5 Tips for Managing Your Child’s Separation Anxiety

Separation anxiety is something that every child experience at some stage. Some kids can become very agitated for a while and others could continue to face the feelings of anxiety during infancy, toddlerhood and even preschool.

Separation anxiety refers to excessive fear or anxiety about separation from attachment character, which is usually one of the parents.

You probably wonder, why does that happen?

So, the simplest answer to that is: it is developmental, and it usually has to do with the child’s temperament.

Very young babies need to learn the concept of object permanence which means that objects continue to exist even when they are out of a sight. Young babies still can’t comprehend that once their mom leaves, she doesn’t disappear forever, and she will be back. So, this is when separation anxiety starts to occur.

Another reason why young kids are experiencing a separation anxiety is that they are over-attached to one of their parents. To be more precise, when the child spends most of his time with one of the parents and is not having opportunities to spend some time on his own, he will continue to request for it and will protest any change – if the parent leaves.

I have discovered that separation anxiety is related to children sleep problems. Separation anxiety is often responsible for messed up nap schedules, frequent night wakings and it is one of the main factors involved in the 8-10-month-old sleep regression.

So, how you should deal with it?

Here are my 5 tips for you:

#1. Don’t Over-Reassure!

If you try leaving the room and your little one starts protesting, you probably feel guilty, consider changing your plans and come back to reassure him.  The problem with that is that no amount of reassurance will please him.  Reassurance could actually worsen the whole situation and not make it better. Just think, if you never let your kid alone and you keep running back to him every time he cries, you are giving him the wrong message: “just cry and I will be here!”.  Don’t forget that babies learn and interpret things based on your response. So, stop encouraging the wrong behavior and start teaching the right one!

#2. Don’t Sneak Out!

You need to let your child know that you are leaving even if you hate doing that. Just don’t sneak out! I know it is tempting. I am a mother myself and I have been there too. However, by doing this, you could even increase the separation anxiety of your child. He will not know where you have gone, why you have gone and whether you are coming back. If the child is bigger he will even start looking for you.

Always tell your baby that you are leaving and remind him that you are coming back. You can start practicing that with 2 or 3 minutes by going to other room and coming back. Do whatever you say. Leave and come back if you have promised. Do not break your child’s trust. Let him fuss for few minutes once you are gone, come back, praise him and then try again.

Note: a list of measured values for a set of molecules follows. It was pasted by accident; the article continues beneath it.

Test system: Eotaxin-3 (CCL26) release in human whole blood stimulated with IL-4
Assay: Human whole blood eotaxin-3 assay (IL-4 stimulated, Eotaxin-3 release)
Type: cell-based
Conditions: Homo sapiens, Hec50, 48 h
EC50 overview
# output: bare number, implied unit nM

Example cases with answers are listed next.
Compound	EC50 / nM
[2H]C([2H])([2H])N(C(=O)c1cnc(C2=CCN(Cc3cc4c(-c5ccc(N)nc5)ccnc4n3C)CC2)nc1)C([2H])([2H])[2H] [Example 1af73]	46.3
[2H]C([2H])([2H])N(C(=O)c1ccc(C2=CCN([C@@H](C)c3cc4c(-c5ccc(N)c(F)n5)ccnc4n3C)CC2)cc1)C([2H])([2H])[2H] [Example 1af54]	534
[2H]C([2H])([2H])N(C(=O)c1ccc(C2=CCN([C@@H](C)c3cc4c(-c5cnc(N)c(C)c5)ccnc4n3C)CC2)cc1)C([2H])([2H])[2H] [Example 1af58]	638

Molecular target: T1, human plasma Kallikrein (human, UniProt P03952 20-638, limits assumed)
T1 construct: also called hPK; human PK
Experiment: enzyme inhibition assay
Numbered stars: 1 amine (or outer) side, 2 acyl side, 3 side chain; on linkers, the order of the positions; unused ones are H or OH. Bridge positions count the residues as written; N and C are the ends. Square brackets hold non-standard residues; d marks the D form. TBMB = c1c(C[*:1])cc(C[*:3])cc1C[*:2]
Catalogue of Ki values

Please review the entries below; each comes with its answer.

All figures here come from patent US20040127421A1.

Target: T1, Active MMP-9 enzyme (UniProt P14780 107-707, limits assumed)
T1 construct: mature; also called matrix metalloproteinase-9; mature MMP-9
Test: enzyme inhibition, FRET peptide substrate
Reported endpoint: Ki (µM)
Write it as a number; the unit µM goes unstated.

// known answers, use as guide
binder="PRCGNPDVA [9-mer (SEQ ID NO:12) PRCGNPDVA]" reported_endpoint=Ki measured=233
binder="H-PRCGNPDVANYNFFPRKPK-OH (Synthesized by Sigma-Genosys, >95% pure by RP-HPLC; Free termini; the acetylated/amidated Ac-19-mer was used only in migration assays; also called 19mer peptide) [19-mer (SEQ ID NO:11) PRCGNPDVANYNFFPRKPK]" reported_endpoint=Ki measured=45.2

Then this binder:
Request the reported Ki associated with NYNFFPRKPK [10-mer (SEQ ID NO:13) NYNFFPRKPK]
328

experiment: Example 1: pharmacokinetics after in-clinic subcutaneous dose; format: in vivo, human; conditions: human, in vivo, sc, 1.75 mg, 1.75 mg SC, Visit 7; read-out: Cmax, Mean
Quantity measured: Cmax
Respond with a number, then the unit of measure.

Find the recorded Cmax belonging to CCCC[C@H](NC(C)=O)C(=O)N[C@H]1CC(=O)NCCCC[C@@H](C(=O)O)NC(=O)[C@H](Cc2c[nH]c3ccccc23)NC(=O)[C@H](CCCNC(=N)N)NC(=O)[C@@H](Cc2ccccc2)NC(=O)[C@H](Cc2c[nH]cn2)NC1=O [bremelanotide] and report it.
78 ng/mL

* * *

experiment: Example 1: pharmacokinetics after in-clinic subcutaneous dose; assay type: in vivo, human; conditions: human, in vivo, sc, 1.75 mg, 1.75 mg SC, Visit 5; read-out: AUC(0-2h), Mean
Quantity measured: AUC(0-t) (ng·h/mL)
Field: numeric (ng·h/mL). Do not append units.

#3.  Play Peek – a – Boo Games.

I encourage you to play games which allow your little one to practice object permanence and learning that even when people or things are out of sight, they still exist. Engage your baby in activities focusing on disappearing and reappearing, such as peek-a-boo, a jack-in-the-box. You can simply hide the toy under the blanket and then take away the blanket, so your child can see it again. Such games will help your baby to learn that even if you leave you will still come back.

#4. Get Your Baby Engaged in His Own Activities.

Your child should have the opportunity to spend some time on his own. He doesn’t need to be held or carried every time.  You can lay him on the playing mat, walk further away and let him discover things on his own.  Just be patient.

#5. Introduce a “Lovie”.

If your baby was not introduced to a “lovie” yet, then it is the perfect time to do that. “Lovie” is a transitional object such as a small blanket or stuffed animal that your child forms an attachment to because it reminds him of you. Children using “ lovie” tend to be more independent at self-soothing than kids who haven’t adopted one. Simply present “lovie” to your baby when he needs soothing, so he will begin to make the positive association.

Before introducing a “lovie”, make sure it is safe to be used and your baby is at least 6 months old. Search for a “lovie” which is small and soft. Avoid items which could cause a choking hazard. Pay attention, that there are no small items which could be pulled off such as eyes, nose or any accessories.

If you wish to present a “lovie” to your baby and he is less than 6 months old, I  strongly recommend you purchasing BittaKidda Sleepsack, which has a “lovie” attached to it. This particular Sleepsack gives opportunity even for 3-month-old to have a new best friend, which is 100% safe as it can’t reach your little one’s nose. You can find it in my online shop: https://www.kingofsleep.net/shop/

Don’t get stressed, if your little one goes through separation anxiety. It is actually a good sign confirming that your kid is developing a strong bond and attachment with you.

If you struggle and would like to have any assistance, I will be glad to help you. I am using gentle and gradual approaches to eliminate children sleep problems.

 

 

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